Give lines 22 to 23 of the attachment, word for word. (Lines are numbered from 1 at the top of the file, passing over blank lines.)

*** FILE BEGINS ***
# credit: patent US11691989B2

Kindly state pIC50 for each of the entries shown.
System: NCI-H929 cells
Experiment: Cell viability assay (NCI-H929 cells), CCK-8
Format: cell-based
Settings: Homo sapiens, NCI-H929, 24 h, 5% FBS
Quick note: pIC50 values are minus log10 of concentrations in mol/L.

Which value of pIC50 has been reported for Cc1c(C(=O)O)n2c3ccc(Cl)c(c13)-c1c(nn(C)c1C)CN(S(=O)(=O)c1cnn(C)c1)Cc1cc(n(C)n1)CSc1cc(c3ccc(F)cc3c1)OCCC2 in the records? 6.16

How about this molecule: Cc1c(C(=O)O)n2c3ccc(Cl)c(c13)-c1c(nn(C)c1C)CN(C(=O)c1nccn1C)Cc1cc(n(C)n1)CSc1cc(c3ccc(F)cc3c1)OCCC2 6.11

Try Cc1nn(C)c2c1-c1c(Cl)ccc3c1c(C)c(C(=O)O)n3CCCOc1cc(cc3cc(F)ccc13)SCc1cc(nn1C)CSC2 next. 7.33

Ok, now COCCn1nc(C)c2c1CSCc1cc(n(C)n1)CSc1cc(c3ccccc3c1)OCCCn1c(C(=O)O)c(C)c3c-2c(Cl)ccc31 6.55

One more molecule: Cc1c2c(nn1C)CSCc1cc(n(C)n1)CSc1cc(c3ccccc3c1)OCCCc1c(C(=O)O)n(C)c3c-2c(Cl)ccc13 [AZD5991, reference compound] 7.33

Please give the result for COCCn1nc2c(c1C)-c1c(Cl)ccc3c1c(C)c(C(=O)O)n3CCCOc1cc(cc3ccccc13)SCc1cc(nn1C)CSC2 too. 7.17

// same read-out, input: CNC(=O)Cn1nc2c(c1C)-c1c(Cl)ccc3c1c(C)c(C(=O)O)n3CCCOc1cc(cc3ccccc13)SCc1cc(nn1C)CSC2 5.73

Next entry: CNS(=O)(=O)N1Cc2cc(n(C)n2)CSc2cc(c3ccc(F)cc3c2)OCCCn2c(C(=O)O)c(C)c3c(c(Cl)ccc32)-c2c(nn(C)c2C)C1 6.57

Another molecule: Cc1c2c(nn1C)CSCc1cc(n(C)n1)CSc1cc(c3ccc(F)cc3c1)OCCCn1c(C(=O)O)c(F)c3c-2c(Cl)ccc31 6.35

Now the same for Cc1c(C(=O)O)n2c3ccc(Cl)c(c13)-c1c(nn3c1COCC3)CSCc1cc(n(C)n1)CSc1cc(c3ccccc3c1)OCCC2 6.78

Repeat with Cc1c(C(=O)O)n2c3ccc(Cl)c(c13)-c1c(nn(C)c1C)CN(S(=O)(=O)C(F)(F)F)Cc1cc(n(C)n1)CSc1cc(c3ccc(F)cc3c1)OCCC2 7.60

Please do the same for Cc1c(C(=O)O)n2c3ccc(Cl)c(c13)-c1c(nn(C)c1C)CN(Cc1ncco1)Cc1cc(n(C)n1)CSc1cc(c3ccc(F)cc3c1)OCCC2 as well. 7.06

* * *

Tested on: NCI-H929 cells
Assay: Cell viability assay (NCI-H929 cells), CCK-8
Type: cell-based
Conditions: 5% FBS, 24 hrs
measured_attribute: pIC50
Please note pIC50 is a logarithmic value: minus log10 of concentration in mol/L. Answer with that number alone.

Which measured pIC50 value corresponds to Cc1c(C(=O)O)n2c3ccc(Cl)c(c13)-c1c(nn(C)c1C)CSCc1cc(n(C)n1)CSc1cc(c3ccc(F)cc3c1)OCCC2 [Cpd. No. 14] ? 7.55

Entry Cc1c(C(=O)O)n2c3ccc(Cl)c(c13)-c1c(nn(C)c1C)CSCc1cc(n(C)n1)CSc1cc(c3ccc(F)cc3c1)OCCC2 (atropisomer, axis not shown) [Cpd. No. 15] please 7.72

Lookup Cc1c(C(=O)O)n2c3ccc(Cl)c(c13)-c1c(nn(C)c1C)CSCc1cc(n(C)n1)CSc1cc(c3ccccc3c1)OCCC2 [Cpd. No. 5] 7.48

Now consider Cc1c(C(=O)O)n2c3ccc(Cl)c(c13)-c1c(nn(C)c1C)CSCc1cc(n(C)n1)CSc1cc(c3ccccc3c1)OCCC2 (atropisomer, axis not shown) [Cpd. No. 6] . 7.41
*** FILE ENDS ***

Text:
Assay: Cell viability assay (NCI-H929 cells), CCK-8
Type: cell-based